1. If what we are fighting to protect is the Life, Liberty and Pursuit of Happiness of these little clusters of undifferentiated cells – how, exactly, does freezing them in a petri dish FOREVER do that? And do we really have to freeze them forever? I mean, seriously – we’re all going to die. Shouldn’t these little “people” have expiration dates too? Let’s say they get to be tossed out after they’ve lived to the national average lifespan. There, they lived! Phew.
But wait, did they? Did they LIVE?
Did they have liberty? No – they had no say at all in this. No one asked them if they wanted to be frozen. Maybe they don’t like the cold. Maybe all we did was trap a soul in an arctic hell for 76 years, while it screamed to be set free so it could infuse a new life with its warmth.
Did they pursue happiness? No. These embryos did not pursue anything. They were frozen before they had a single brain cell, a single heart cell, lungs, arms, legs, eyes, before they were anything that you could call human, they were frozen. Forever.
So, we have not protected their rights. They did not get to use their free speech, or their freedom of religion – I mean, what if they’re Atheist embryos…, they did not get to buy a gun without a waiting period, they did not get to vote. They were created, they multiplied like cancer, and then they were turned into fetusicles.
Kira makes a statement in Living Proof that really resonated with me. I forgot to mark it, so I’ll paraphrase.
An acorn has life. But no one would claim that it has the same life as an oak tree. An acorn has potential. An oak tree is.
An embryo has potential. A person is.
Living Proof is a romantic thriller that follows Arianna, a fertility specialist with a secret and Trent, an agent of the Department of Embryo Preservation (DEP) charged with investigating Arianna who his boss believes is a nefarious and evil baby killer. Trent must learn her motives and methods in order to bring her down and save his agency from the congressional budget cutting block. Along the way, Trent begins to see that there are two sides even to an issue as black and white as life and death.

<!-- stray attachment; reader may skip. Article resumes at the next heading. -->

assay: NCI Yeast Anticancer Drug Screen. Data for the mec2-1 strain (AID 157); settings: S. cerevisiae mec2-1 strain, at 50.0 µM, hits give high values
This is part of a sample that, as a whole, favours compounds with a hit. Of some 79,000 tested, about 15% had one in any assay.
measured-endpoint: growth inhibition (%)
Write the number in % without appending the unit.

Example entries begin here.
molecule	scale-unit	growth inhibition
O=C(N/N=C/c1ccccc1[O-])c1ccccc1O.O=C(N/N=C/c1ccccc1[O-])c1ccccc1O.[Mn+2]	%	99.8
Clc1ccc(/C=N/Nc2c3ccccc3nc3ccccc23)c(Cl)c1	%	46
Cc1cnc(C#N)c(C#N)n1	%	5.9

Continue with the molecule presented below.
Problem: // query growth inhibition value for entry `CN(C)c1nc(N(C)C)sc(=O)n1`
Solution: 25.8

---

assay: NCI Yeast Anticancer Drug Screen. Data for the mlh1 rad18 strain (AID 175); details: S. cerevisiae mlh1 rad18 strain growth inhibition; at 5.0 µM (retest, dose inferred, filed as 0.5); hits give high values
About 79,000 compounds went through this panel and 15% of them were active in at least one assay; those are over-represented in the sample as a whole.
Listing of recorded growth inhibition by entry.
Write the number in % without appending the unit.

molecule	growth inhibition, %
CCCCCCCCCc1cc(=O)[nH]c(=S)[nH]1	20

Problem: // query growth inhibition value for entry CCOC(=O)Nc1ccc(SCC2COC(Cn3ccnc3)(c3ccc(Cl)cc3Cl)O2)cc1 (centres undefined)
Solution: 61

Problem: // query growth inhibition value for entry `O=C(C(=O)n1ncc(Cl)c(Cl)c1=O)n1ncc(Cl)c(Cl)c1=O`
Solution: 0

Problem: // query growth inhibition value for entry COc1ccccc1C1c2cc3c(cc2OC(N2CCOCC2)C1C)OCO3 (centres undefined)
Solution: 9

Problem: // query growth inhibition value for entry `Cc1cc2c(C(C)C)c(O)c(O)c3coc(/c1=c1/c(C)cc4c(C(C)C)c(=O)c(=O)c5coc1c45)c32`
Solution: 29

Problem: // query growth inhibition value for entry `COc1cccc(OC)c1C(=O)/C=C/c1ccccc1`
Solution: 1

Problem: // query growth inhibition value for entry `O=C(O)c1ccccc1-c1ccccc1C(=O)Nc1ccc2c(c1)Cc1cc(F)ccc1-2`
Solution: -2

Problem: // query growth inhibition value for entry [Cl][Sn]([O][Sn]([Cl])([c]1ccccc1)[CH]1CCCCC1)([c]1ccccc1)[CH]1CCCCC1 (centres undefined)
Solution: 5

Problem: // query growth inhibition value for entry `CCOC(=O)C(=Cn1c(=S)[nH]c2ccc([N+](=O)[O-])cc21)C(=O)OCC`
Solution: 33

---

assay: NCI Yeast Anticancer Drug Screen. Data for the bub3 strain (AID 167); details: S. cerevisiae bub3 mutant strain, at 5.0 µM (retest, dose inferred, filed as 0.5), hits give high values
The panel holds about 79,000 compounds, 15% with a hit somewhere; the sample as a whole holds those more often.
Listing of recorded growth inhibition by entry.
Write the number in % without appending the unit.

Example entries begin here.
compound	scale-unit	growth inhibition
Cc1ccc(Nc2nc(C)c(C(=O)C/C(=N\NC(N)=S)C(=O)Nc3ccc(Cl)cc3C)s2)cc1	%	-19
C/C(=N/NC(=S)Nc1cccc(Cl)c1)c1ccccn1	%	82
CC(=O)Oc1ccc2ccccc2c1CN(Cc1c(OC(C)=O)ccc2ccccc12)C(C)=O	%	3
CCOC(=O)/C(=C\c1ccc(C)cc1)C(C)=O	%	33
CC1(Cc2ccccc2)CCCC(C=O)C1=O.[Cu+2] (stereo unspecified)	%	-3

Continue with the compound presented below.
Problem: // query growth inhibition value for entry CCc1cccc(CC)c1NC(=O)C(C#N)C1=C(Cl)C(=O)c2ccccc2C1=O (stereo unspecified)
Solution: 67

If your oak tree was sick, and one of its acorns had the power to save it, would you be killing a tree, or saving one if you used the acorn to heal the oak? Would you be saving a life, or killing one, if you let the tree die to save the acorn, but never planted it?
Living Proof is sure to spark controversy, and hopefully conversation. I know it got me thinking in new ways and new directions. This is a timely and pertinent novel.
After Jessi, you remember Jessi, the librarian from the Teen Lit Con? After Jessi broke it down for us, she asked us to raise our hands if we thought we might be living in a dystopia. A few hands went up. Then she asked us to raise our hands if we thought we were getting close. Lots more hands went up.
Then, she dropped the bomb.
She said it’s up to us to stop our world from becoming dystopic. Remember those four clues that you might be living in dystopia? When you see them approaching, it’s time to take action. When you see headlines that say a new law has just passed allowing employers to fire women who take birth control pill… When you see headlines that say that a prominent politician currently running for president says that women who have been raped should just accept the gift of new life that God has put in their wombs… When a room full of old Catholic men is in charge of deciding whether or not it is legal to require private insurers to cover birth control for women, and when they refuse to hear from women because it’s not about women, it’s about religious freedom, and when one woman dares to speak and is slut shamed for it…
It is time. Men and women, friends and fans, it is time.
And Jessi was kind enough to give us a list of resources – so please, rise up in the cafeteria with your plastic sporks and…
Not sure? Then buy Living Proof and see the world 15 short years from now.